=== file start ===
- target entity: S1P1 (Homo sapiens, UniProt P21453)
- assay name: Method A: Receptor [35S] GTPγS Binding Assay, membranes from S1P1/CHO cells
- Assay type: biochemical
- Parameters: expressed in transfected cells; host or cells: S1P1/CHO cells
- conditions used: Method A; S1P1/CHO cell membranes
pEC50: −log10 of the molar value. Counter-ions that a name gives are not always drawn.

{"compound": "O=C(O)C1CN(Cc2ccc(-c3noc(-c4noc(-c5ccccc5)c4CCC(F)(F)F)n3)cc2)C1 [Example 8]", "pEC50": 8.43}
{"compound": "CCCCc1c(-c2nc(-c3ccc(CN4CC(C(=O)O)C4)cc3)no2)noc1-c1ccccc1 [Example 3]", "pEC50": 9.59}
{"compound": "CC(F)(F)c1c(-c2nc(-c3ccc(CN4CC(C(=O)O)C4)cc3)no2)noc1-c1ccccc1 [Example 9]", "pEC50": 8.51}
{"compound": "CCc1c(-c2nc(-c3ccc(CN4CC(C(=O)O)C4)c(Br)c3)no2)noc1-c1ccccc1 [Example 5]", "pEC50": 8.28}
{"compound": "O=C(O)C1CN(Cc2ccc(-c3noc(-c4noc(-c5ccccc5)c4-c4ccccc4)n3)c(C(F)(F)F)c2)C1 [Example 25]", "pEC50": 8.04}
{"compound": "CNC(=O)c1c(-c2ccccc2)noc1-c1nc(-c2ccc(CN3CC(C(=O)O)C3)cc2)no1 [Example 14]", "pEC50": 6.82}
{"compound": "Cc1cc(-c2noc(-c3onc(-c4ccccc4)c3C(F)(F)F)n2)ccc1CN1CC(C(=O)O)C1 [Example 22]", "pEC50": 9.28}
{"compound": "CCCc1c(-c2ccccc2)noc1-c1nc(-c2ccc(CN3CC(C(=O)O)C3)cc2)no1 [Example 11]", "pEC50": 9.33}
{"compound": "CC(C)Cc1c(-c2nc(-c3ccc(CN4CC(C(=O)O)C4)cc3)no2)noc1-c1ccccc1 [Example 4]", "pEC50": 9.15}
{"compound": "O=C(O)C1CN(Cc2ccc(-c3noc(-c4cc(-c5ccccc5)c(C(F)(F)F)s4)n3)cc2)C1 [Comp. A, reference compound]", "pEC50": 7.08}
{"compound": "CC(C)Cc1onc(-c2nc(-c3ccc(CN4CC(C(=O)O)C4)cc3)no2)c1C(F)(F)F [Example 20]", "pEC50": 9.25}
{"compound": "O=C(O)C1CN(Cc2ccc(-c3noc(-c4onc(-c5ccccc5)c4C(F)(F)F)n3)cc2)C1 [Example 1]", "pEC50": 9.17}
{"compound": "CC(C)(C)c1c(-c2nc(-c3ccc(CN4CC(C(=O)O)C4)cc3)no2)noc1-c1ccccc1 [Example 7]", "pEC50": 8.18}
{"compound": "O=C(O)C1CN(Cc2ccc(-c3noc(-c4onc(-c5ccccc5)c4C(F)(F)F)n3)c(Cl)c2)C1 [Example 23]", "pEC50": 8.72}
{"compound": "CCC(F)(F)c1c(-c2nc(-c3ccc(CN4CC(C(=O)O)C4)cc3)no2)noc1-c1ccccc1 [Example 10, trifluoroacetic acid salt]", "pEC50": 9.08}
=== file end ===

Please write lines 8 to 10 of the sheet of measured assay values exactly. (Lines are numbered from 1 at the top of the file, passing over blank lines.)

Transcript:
{"compound": "CCCCc1c(-c2nc(-c3ccc(CN4CC(C(=O)O)C4)cc3)no2)noc1-c1ccccc1 [Example 3]", "pEC50": 9.59}
{"compound": "CC(F)(F)c1c(-c2nc(-c3ccc(CN4CC(C(=O)O)C4)cc3)no2)noc1-c1ccccc1 [Example 9]", "pEC50": 8.51}
{"compound": "CCc1c(-c2nc(-c3ccc(CN4CC(C(=O)O)C4)c(Br)c3)no2)noc1-c1ccccc1 [Example 5]", "pEC50": 8.28}